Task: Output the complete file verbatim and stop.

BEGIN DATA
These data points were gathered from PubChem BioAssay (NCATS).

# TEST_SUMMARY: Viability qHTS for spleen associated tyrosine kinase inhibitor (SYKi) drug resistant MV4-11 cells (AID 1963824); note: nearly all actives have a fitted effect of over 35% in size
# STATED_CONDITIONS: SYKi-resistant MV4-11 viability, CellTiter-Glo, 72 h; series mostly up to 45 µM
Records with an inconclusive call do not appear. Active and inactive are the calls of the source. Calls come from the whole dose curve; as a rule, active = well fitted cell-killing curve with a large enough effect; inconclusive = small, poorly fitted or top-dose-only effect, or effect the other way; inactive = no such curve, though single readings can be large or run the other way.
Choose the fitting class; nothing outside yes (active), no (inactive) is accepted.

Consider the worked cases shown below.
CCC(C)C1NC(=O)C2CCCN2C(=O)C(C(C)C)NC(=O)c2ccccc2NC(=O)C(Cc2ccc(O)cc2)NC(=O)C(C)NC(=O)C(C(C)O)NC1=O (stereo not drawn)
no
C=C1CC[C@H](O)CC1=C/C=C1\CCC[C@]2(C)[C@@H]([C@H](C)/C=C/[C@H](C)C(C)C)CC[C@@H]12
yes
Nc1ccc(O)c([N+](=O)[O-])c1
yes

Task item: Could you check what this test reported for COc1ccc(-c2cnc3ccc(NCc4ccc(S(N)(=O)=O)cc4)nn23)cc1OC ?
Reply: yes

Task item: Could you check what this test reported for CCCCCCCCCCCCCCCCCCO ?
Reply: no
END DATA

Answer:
These data points were gathered from PubChem BioAssay (NCATS).

# TEST_SUMMARY: Viability qHTS for spleen associated tyrosine kinase inhibitor (SYKi) drug resistant MV4-11 cells (AID 1963824); note: nearly all actives have a fitted effect of over 35% in size
# STATED_CONDITIONS: SYKi-resistant MV4-11 viability, CellTiter-Glo, 72 h; series mostly up to 45 µM
Records with an inconclusive call do not appear. Active and inactive are the calls of the source. Calls come from the whole dose curve; as a rule, active = well fitted cell-killing curve with a large enough effect; inconclusive = small, poorly fitted or top-dose-only effect, or effect the other way; inactive = no such curve, though single readings can be large or run the other way.
Choose the fitting class; nothing outside yes (active), no (inactive) is accepted.

Consider the worked cases shown below.
CCC(C)C1NC(=O)C2CCCN2C(=O)C(C(C)C)NC(=O)c2ccccc2NC(=O)C(Cc2ccc(O)cc2)NC(=O)C(C)NC(=O)C(C(C)O)NC1=O (stereo not drawn)
no
C=C1CC[C@H](O)CC1=C/C=C1\CCC[C@]2(C)[C@@H]([C@H](C)/C=C/[C@H](C)C(C)C)CC[C@@H]12
yes
Nc1ccc(O)c([N+](=O)[O-])c1
yes

Task item: Could you check what this test reported for COc1ccc(-c2cnc3ccc(NCc4ccc(S(N)(=O)=O)cc4)nn23)cc1OC ?
Reply: yes

Task item: Could you check what this test reported for CCCCCCCCCCCCCCCCCCO ?
Reply: no